SPECIAL TO THE DAYTONA TIMES
Since the Department of Health in Orange County issued a health advisory for eastern equine encephalitis on July 25, there has been a lot of buzz about mosquitoes in Central Florida.
While there is no health advisory in Volusia County, residents and visitors are urged to take precautions as mosquito populations remain high and mosquitoes pose a risk of disease transmission to animals and people.
“Horses can contract eastern equine encephalitis but they cannot transmit to humans,” said Sharon Gamble, director of the University of Florida/Volusia County Extension. “Fortunately, horses can be vaccinated. Horse owners are encouraged to work closely with their veterinarians to develop an effective vaccination schedule.”
Toss standing water
Volusia County Mosquito Control is actively monitoring and treating the county’s mosquito population by conducting surveillance; placing mosquito fish; spraying by truck, boat and helicopter; and educating the public.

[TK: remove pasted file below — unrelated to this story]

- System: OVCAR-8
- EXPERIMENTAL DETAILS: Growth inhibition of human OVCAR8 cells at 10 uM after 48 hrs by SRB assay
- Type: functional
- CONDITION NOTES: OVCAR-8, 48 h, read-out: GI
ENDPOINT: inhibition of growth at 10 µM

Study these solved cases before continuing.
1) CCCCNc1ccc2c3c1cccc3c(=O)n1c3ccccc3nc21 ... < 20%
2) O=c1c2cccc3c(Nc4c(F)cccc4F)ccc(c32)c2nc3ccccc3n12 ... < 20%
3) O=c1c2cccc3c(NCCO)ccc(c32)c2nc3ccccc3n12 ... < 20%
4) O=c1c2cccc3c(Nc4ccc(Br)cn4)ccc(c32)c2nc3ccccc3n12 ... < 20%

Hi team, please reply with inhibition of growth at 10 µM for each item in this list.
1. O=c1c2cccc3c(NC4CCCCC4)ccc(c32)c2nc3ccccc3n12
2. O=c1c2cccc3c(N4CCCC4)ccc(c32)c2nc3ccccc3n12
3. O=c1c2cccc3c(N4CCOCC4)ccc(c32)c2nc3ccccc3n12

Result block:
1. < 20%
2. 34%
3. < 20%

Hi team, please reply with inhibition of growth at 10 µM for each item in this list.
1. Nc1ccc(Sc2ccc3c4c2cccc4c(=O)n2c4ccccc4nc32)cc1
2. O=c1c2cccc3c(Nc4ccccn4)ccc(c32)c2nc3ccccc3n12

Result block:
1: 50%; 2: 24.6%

“Residents can also make a huge difference in breaking the lifecycle of the mosquito population by tipping and tossing standing water in their yards,” said Suzanne Bartlett, director of Volusia County Mosquito Control.
Bartlett offers these tips to prevent mosquito bites:
- Use an EPA approved mosquito repellent.
- Dress to protect exposed skin.
- Discard old tires, drums, bottles, cans, pots and broken appliances.
- Turn over empty pots and buckets.
- Replace the water in birdbaths and pet dishes at least once a week.
- Clean out eaves, troughs and gutters.
- Pick up beverage containers and cups.
- Drain water from boats and tarps.
- Cover windows and doors with screens.
- Maintain the proper chemistry in swimming pools, and empty plastic pools when not in use.
For more mosquito prevention tips, visit volusia.org/mosquito and click on “Tips on mosquito protection.”